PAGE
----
Dave Cortese (California District 15 State Senator): I've had this tremendous opportunity to work on climate issues going all the way back to my time as Vice Mayor of the City of San Jose, where we rolled out something called the "green vision." It became a national model for city municipal governments in terms of climate and stewardship goals. I got to the country board of supervisors and I co-authored the county's first climate stewardship goals. I'm very honored in this campaign to have the sole endorsement of Sunrise Silicon Valley. I'm also endorsed by the Sierra Club, the League of Conservation Voters, and other environmental groups. I think part of that is because of the work that I've had the opportunity to do with the county. I called for the first solar farms in Santa Clara county created by the county government. They are now for huge solar farms. The county owns the largest energy storage contract for solar energy with a public sector company in California. These are all efforts that I led or helped. The most exciting thing I had an opportunity to do was to go out and visit Vice President Al Gore's Climate Reality Project and convince them to join in with us to create a county climate coalition because we were seeing what's happening in Washington D.C., where there hasn't been action taken. We didn't trust there would be action to get cities, counties, and communities to commit to 100% renewable and to commit to the right kind of goals. That coalition is growing. We have cities and counties all over the country, particularly counties that are part of that. So I've had a great opportunity including speaking at the UN last year. I want to continue that work when I get to the California legislature. Thank you.

Political Forum 2: Community Forum on Policing, Part 2: Discussion with CUSD and FUHSD Students and Alumni

July 8, 2020, from 5:30 PM to 7:00 PM

During the Covid-19 pandemic, anti-Asian hatred across the United States has risen. We have constantly seen discrimination and hate crime incidents in the news and social media. A proactive plan is needed to address racism and stop the hate and discrimination at the municipal government and school/district levels. Our President and Executive Director raised her concerns about anti-Asian discrimination and questioned what actions have been taken to address such racial issues.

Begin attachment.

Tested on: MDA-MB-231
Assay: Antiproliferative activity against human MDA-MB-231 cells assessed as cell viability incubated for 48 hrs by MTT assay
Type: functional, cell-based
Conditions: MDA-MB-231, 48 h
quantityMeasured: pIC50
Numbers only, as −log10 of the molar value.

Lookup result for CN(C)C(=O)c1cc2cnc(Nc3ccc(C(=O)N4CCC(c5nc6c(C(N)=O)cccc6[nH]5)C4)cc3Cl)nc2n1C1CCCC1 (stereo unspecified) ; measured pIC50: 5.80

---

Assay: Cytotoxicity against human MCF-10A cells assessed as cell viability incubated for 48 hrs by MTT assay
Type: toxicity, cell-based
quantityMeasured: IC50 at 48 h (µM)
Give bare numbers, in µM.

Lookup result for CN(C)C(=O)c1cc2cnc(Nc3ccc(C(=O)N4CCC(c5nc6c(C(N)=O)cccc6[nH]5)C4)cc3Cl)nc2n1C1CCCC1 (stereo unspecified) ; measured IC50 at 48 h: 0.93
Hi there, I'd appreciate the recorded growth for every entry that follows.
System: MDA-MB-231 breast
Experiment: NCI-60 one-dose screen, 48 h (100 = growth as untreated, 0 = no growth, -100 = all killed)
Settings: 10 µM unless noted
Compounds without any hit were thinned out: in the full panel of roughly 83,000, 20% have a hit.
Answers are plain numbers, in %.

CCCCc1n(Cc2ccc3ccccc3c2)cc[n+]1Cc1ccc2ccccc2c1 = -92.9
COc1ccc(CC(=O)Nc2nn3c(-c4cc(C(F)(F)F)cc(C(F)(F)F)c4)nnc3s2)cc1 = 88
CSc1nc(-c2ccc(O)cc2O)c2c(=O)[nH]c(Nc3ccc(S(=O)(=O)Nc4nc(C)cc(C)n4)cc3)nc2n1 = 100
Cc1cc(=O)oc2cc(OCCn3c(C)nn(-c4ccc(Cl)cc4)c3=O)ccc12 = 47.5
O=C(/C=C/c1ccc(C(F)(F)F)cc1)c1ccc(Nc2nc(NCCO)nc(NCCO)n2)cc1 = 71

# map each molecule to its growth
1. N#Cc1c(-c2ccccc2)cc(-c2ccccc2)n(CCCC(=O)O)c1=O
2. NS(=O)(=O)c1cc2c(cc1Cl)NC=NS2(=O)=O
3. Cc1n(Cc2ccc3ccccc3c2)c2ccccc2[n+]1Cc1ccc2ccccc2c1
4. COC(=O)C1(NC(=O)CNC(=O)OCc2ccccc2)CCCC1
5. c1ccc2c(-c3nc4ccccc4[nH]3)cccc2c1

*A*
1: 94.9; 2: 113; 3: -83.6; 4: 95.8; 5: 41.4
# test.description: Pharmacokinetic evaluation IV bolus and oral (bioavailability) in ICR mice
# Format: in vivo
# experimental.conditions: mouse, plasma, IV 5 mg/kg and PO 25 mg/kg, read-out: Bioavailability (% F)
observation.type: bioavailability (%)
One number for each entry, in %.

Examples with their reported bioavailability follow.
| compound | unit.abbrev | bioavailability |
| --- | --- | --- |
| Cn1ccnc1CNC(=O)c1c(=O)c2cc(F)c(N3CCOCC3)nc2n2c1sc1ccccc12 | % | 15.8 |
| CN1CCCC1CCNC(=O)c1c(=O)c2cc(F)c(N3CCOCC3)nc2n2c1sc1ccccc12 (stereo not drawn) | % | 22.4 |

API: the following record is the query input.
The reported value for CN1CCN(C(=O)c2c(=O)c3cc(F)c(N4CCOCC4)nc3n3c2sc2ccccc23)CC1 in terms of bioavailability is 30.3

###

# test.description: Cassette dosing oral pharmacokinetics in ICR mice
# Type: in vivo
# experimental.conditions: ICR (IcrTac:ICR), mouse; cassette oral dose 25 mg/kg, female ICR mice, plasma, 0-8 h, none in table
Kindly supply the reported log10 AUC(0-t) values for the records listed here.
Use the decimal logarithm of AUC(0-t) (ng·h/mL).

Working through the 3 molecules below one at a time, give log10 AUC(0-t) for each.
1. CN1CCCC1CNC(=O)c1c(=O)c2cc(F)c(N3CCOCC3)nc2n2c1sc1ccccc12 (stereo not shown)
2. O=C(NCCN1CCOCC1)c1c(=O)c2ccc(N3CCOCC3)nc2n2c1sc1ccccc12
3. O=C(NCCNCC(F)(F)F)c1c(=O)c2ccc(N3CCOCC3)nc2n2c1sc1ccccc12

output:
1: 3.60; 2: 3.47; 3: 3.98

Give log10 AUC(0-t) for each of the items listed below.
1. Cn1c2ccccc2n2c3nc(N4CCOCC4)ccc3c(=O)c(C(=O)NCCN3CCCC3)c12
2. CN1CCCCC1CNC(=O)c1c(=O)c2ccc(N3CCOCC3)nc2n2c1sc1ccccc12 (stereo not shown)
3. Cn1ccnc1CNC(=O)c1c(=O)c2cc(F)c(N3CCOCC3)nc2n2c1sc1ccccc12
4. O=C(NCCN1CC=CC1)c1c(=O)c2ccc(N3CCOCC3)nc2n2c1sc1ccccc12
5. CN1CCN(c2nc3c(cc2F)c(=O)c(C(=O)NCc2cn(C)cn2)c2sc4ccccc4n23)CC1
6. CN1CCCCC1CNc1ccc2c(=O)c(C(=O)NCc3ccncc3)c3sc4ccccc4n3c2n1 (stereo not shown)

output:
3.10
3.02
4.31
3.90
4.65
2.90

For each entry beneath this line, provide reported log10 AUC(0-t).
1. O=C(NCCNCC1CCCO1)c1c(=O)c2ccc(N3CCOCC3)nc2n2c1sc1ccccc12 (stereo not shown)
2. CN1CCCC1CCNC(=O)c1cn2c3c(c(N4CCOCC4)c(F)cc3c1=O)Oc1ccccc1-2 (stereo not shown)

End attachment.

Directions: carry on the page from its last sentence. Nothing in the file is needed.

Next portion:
The City of Cupertino hosted a meeting in collaboration with the Fremont Union High School District, Cupertino Union School District, and Santa Clara County Sheriff's Office-West Valley Division regarding policing in Cupertino. The City, FUHSD, CUSD, and Sheriff's Office have received inquiries about policies and training regarding the use of force, as well as the purpose of School Resource Officers.
 
The event was hosted by City Manager Deborah Feng and include Superintendent Polly Bove, Interim Superintendent Stacy McAfee-Yao, Deputy Superintendent Graham Clark, and Captain Ricardo Urena. FUHSD and CUSD students and alumni were invited to this meeting to ask questions and express their opinions.

Source: City of Cupertino's Community Forum on Policing, Part 2: Discussion with CUSD and FUHSD Students and Alumni on July 8, 2020

Timestamps

 

1:10:33 - Kelly Tung voices a public comment

1:11:09 - City Manager Deb Feng responds to

               Kelly Tung's public comment

1:11:37 - Captain Ricardo Urena from Santa

               Clara County Sheriff Department

               responds to Kelly Tung's public comment

1:17:22 - Kelly Tung voices a public comment

1:18:17 - City Manager Deb Feng responds to

               Kelly Tung's public comment

1:21:14 - Fremont Union High School District

               Superintendent Polly Bove responds

               to Kelly Tung's public comment

First public comment conversation starting from 1:10:33

Kelly Tung (YEPI President/Executive Director and Monta Vista High School Student): I think it is really great that we have a forum like this. I know the Black Lives Matter movement is a huge movement and that is worldwide and widespread. I definitely agree that all races need to be respected. My question is how many cases of Asian racism have been reported in our city?

Deb Feng (Cupertino City Manager): I’ll try to answer at the top line. At the beginning of the pandemic, I would say in the March timeframe, I heard a couple of incidents in our retail establishments. But I don’t hear of it widespread and I certainly do not hear of it consistently. I have experienced it myself but not in the City of Cupertino.

Captain Ricardo Urena (Santa Clara County Sheriff’s Office): I just want to add to that we did get a few reports where motorists were yelling things that were inappropriate, but nothing to the extent where we are seeing it every day or anything like that. I don’t recall the last time where we had any type of racist comment yelled at or mentioned to any of our residents.

 

Second public comment conversation starting from 1:17:22

Kelly Tung (YEPI President/Executive Director and Monta Vista High School Student): I wanted to ask a follow-up question in regards to my previous question. Both of you mentioned that although there were some cases that were heard, it seems like they weren’t very serious. However, I feel like these cases are still to be taken seriously. What was the course of action that was made after hearing these cases? Also, outside of cases being reported to the police, I’ve heard of a lot of stories of racism in our community in general. [Even though] our community is mostly Asian people, there is already such blatant racism in our community. What is being done to address this issue?